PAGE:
Can a lender make me provide documents like my W-2 or pay stub in order to give me a Loan Estimate?
A lender or mortgage broker cannot require you to provide any documents as a condition for providing you with a Loan Estimate.
To receive a Loan Estimate, you need to submit only six key pieces of information:
- Your name
- Your income
- Your Social Security number (so the lender can check your credit)
- The address of the home you plan to purchase or refinance
- An estimate of the home's value
- The loan amount you want to borrow
Although you're not required to provide documents to get a Loan Estimate, it's a good idea to share what you have with the lender. The more information the lender has, the more accurate your Loan Estimate will be.
Once you receive a Loan Estimate, you need to choose whether you would like to proceed with the loan application. Once you've notified the lender that you would like to proceed with an application, the lender may require you to provide additional information and documents to verify the information you have already submitted. If your verification documents show different information than what you already provided, you may receive a revised Loan Estimate.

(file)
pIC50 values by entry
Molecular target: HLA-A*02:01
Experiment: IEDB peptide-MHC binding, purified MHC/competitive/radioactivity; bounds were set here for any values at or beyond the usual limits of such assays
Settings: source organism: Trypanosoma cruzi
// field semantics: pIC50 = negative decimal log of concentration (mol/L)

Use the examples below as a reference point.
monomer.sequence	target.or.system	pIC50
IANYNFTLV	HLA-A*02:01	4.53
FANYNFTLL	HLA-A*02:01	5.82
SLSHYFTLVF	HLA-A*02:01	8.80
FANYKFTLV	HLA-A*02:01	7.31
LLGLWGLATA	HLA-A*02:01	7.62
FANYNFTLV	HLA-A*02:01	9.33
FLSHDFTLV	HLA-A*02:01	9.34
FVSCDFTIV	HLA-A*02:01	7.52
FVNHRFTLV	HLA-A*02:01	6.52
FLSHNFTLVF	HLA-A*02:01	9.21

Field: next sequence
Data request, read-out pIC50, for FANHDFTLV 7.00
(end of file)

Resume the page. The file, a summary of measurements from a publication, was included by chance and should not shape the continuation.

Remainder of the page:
Note: You won't receive a Loan Estimate if you applied for a mortgage prior to October 3, 2015, or if you're applying for a reverse mortgage. For those loans, you will receive two forms – a Good Faith Estimate (GFE) and an initial Truth-in-Lending disclosure – instead of a Loan Estimate. The rules for a GFE are different – lenders may require additional information beyond the six items listed above in order to provide you with a GFE, but they still may not require any documentation. If you are applying for a HELOC, a manufactured housing loan that is not secured by real estate, or a loan through certain types of homebuyer assistance programs, you will not receive a GFE or a Loan Estimate, but you should receive a Truth-in-Lending disclosure.